Amazing what a few lousy starts in April can do to your team ERA, huh? Dejan Kovacevic on what the Pirates can (or can't) do about their awful numbers:
Of signing a free agent, Huntington said, "By the time we could sign and stretch out one of the free agent options, we'll have internal solutions."
Of a possible trade: "No one has excess starting pitching they are willing to give up. Additionally, it makes little sense to panic and give up a legitimate prospect to acquire a short-term-fit, fringy, bottom-of-the-rotation starter that might be an incremental performance upgrade."
It is hard to imagine at this point what would not represent an upgrade over the Pirates' current rotation, with mild exceptions for Zach Duke and Paul Maholm. As Huntington indicated, few teams go legitimately five deep, but this staff has yet to firm up more than two, if that many.
That said, there also cannot be many teams struggling this much with the No. 5 starter.
Daniel McCutchen was hit hard yet again in the epic loss Thursday, six runs on eight hits, including home runs by Prince Fielder and Ryan Braun, over 3 2/3 innings. His ERA through three abbreviated starts is 14.73, exactly as it was before the first pitch, and opponents are batting .360 off him with five home runs in just 11 innings.
He is a virtual lock to be optioned back to Indianapolis, and he seemed aware of that after the game as part of a visibly emotional interview session with reporters.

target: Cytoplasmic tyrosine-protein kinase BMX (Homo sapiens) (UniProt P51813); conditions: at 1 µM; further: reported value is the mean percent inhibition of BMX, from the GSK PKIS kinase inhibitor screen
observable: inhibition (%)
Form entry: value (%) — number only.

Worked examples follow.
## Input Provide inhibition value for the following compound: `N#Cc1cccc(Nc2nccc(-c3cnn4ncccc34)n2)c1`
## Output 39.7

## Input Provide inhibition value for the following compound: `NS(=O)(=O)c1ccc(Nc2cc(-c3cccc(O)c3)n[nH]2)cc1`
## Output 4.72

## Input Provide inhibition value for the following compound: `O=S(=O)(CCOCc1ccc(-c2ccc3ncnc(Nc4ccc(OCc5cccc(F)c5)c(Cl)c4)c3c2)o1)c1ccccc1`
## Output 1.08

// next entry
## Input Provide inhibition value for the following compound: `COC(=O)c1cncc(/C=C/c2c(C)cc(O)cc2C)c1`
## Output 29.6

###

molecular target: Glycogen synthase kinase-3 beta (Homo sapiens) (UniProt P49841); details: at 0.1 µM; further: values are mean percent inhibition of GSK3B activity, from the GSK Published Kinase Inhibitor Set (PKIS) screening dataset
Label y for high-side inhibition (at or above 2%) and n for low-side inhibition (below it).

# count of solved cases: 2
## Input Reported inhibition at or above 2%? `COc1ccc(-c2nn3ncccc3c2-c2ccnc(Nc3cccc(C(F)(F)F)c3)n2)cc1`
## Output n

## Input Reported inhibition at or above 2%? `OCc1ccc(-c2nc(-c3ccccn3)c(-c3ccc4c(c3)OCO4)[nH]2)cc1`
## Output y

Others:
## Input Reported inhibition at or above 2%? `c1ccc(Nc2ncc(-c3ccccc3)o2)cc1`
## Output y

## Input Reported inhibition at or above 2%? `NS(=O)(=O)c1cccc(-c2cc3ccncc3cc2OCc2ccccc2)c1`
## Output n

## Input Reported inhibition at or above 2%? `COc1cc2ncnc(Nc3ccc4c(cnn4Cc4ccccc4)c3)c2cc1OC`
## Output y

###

Huntington's confident about Ross Ohlendorf returning soon to the rotation, and he's pretty sure that Charlie Morton will pitch better (with a 16.55 ERA, he'll pitch better just by falling out of bed before his next start). The bottom line, though, is that when you know you're going to finish last (or close to last), there's little sense in spending blood or treasure on one more stopgap. You go to war with the guys you've got, and you hope that prospects Brad Lincoln and Tim Alderson -- first-round draft picks, both -- are ready to contribute at some point between now and next summer.
Things really will get better, if only because they can't get worse. But this just isn't a decent rotation, and never really had a chance to be.
Meanwhile, McCutchen is just another great example of the fungibility of No. 5 starters (or if you prefer, another, lesser example of my lousy prognosticating). Here's what I wrote about McCutchen just a few weeks ago:
He'd better be a better pitcher this year, because last year he was really, really lucky to post that 4.21 ERA in his six starts. In McCutchen's defense, in 43 career Triple-A starts he's 20-15 with a 3.72 ERA and an excellent ratio (4.45) of strikeouts to walks. Of course, most people think pitchers who rely on changeups have a rougher transition to the Show than other sorts.
All of which is moot, for the moment. As long as Kevin Hart's battling Steve Blass Disease, McCutchen can throw as many changeups as he likes. Because with Charlie Morton ahead of him, and Hart and a cast of nobodies filling the rotation down in Indianapolis, McCutchen might be the safest No. 5 starter in the National League.
Safe? Really, Rob? If McCutchen isn't the first No. 5 starter to lose his job, he's close. Of course, a 14.73 ERA is funny that way, especially when it's accompanied by more walks than strikeouts. Last season in the majors, McCutchen gave up six home runs in 36 innings; this year, five homers in 11 innings. McCutchen and Morton will pitch better. But it'll be mostly Triple-A hitters who have to suffer their wrath.